We’re invited you to nominate the most nefarious, overt use of dark UX patterns that you’ve come across over the past year.
This category isn’t about shoddy UX or not-terribly-exciting visual designs. This is about dark UX patterns being used to deliberately trick or mislead users into actions they might not have taken otherwise. It’s great UX, but for a terrible cause.
During the UXUK Awards ceremony, we are our audience the select who should ‘win’ the Dark UX Award for the year.
2019 Dark UX Award
The winner of the 2018 Dark UX Award – as voted for by the audience – was… Amazon!
WINNER: Amazon – Prime candidate for dark UX
During the check out process, Amazon presents the customer with an Amazon Prime up-sell screen. To the casual observer it might appear that they have two options: ‘Order Now with Prime’ or continue without it (‘Continue with Free One day delivery’). However, these are in fact the same option. Both sign you up to Amazon Prime.
The actual continue without Prime subscription is discreetly placed to the left of the screen. The Advertising Standards Authority ruled this summer that this design is misleading.
Runner up: Nustay – I don’t want spam, send me spam
At first glance, the marketing sign-up check box for hotel booking site Nustay appears to be an opt out option, reading ‘I don’t want spam emails…’. Only the persistent reader will notice that this is in fact an opt in checkbox. ‘I don’t want spam emails, only highly relevant emails with information, discounts and deals.’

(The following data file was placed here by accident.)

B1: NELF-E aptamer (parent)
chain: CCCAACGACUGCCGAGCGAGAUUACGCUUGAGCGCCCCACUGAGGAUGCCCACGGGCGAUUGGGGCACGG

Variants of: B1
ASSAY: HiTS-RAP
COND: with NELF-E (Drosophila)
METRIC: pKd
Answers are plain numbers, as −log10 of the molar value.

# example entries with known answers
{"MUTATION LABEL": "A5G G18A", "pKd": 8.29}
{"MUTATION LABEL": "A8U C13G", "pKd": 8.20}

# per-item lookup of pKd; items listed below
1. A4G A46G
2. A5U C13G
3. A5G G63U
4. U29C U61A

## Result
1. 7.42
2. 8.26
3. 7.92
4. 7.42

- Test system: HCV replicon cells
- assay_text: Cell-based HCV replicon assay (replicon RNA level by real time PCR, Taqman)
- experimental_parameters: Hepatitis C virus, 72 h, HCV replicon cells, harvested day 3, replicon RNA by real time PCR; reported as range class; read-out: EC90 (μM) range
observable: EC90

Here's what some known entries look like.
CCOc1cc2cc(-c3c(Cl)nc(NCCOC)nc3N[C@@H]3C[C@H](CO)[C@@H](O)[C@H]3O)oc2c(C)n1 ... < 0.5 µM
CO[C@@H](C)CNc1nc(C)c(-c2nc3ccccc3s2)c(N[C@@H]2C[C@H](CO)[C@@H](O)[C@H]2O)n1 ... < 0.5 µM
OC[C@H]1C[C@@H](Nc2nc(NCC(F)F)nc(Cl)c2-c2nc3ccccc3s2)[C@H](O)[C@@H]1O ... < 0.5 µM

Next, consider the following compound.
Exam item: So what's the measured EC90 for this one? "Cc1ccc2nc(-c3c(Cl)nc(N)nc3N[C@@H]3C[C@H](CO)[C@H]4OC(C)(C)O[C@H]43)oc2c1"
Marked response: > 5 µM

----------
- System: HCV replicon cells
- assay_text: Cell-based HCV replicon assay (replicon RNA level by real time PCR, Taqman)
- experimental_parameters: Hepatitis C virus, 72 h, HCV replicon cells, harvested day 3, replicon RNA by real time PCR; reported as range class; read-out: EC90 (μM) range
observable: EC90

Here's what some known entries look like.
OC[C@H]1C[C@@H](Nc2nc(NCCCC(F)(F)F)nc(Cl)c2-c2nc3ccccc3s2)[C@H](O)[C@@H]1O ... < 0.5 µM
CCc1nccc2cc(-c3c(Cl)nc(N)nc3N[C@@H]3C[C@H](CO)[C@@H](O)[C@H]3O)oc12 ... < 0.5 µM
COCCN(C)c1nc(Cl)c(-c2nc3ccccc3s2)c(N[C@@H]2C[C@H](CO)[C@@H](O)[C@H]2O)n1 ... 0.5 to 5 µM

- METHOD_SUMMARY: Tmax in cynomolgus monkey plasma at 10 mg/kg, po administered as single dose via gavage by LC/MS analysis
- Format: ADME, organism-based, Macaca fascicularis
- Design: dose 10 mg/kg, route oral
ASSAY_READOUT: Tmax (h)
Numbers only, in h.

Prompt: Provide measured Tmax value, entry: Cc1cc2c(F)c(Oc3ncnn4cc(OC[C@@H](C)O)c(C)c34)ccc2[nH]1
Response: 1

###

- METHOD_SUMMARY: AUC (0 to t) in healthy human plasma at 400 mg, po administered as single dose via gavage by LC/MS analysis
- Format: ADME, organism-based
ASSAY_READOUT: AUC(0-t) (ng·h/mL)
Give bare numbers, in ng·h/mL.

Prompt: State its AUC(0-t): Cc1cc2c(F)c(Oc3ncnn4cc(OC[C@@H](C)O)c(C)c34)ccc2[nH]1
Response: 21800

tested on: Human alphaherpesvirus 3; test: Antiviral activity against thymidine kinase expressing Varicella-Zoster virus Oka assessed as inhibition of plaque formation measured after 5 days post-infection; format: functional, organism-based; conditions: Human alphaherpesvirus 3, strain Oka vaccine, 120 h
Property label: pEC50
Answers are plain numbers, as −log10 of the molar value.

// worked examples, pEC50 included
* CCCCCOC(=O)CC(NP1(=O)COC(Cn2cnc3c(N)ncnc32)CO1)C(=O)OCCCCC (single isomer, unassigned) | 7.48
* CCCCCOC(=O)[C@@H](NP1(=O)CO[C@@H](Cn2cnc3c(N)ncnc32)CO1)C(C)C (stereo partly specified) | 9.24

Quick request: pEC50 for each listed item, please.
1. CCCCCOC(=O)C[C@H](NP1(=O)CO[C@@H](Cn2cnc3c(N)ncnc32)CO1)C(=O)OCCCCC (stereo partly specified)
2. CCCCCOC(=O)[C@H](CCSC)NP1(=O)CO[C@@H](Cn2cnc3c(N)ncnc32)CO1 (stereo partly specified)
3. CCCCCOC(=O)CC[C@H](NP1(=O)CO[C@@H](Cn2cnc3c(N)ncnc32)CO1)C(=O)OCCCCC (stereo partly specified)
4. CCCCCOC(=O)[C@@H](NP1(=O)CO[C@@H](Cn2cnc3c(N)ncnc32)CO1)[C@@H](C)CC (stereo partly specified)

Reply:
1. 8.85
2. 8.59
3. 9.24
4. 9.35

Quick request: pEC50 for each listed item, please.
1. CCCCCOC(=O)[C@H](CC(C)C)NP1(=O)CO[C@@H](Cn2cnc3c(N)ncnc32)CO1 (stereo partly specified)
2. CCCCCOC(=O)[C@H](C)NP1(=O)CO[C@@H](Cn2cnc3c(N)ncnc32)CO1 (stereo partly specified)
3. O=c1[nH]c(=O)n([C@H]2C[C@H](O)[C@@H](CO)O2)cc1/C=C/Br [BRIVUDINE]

Runner up: Swiss Air – cookie monster
The Swiss Air website allows users to opt in or remain opted out of various cookie categories. However, the big red button overrides any choices the user may have made, signing them up to all cookies. To remain opted out or to opt in to only the cookie settings the user selected they must locate the considerately more discrete ‘Confirm selection’ link.
2018 Dark UX Award
The winner of the 2018 Dark UX Award – as voted for by the audience – was… Amazon! Selected for using colour theory and micro-copy in their call to action buttons to confuse users.
Facebook Messenger (for attempting to access all of a user’s contacts) and Google (for location tracking) were our runners-up.